Hearty and heart-felt congratulations go out to Gregory Hill, wherever he is right now. I hope he enjoys his new ABNA-induced fame, because goodness knows he's earned it! *cheers*

Twilight: Playing with the Cheat Codes On

Twilight Recap: Bella has finished her second day of school without incident and the absence of Edward Cullen in Biology class has left her relieved and confused. She's pleased that she doesn't have to deal with his strange hostile glares, but can't shake the feeling that his absence has something to do with her.

Twilight, Chapter 2: Open Book

   I walked swiftly out to the parking lot. It was crowded now with fleeing students. I got in my truck and dug through my bag to make sure I had what I needed.

I feel like I've been doing pretty well lately with my resolution to be fair, balanced, and relatively free of vitriol in my deconstructions, but I'm afraid I'm going to have to slip a little to poke fun at this passage. Mark Twain's thirteenth rule of writing is that the author should "Use the right word, not its second cousin," and I have to say that the mental image of students "fleeing" Forks high school does fit in a vampire novel, but it's a very different sort of vampire novel than the one S. Meyer has written.

Twilight Themes: Platonic Ideals and Parenting Idioms

NOTE: This is a re-post from the Slacktivist blog.
 
Content Note: Authoritarian parenting, teenage sexuality, frank sexual language

Introduction

It’s never easy to be a parent, and it’s possibly now harder than ever before, with so much mainstream media battling over the right way to parent. Before I write any further, I should note: I’m not a parent myself. I don’t have children of my own and I’ve never had a minor living in my care or under my roof for more than the occasional quick visit. But despite my lack of children, I do have parents, and I have my own strong feelings about parenting styles and how they are portrayed in modern media. Something I’m particularly interested in is parenting styles as seen through the cultural lens of “Twilight” – both within the text itself and in the cultural phenomenon that surrounds it.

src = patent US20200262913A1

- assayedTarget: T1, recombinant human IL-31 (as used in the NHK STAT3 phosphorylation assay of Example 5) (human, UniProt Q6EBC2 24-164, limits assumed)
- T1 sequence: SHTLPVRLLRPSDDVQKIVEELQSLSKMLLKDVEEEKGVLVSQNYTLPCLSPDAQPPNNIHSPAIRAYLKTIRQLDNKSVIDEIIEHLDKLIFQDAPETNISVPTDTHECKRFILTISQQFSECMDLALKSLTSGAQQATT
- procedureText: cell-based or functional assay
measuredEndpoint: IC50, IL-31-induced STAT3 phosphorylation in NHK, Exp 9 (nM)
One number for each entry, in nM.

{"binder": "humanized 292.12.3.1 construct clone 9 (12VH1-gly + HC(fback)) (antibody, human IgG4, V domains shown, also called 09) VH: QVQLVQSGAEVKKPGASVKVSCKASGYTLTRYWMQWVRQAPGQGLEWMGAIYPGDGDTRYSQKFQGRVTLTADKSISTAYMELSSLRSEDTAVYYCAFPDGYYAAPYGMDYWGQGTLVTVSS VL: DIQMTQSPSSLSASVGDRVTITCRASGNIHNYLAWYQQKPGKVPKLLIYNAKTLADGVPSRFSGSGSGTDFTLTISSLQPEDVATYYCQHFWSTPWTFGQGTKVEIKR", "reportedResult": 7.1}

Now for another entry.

You may have heard of the “Twilight” series of novels – perhaps from my previous Slactiverse Special on the subject (1) or from my weekly series of deconstruction posts on my blog (2) – and you’re probably passingly familiar with the series’ polarizing protagonist Bella and her sparkly love interest Edward. What you may not be aware of, is that many modern parents are looking to incorporate “Twilight” into their parenting styles – either as a way to reach out and connect with their children during a time when children traditionally start to pull away and create their own cultures, or as a way to share a common pleasure in a world where an increasing variety of media is offered to cater to every possible taste.

“Twilight Moms” are not a new phenomenon: in 2008, articles were noting the number of parents snapping up the series and looking forward to the movie adaptations. Michelle Sager interviewed mothers who were joining the series with gusto and cheerfully sporting “Team Edward” and “Team Jacob” shirts (3); Rachel Silverman pointed out that the closing ‘generation gap’ allows parents to find common ground and quality conversation time with their children (4). There’s even a dedicated site for the phenomenon – TwilightMoms.com – where parents can join a supportive social networking forum to discuss “Twilight”, other book recommendations, and parenting styles with other parents.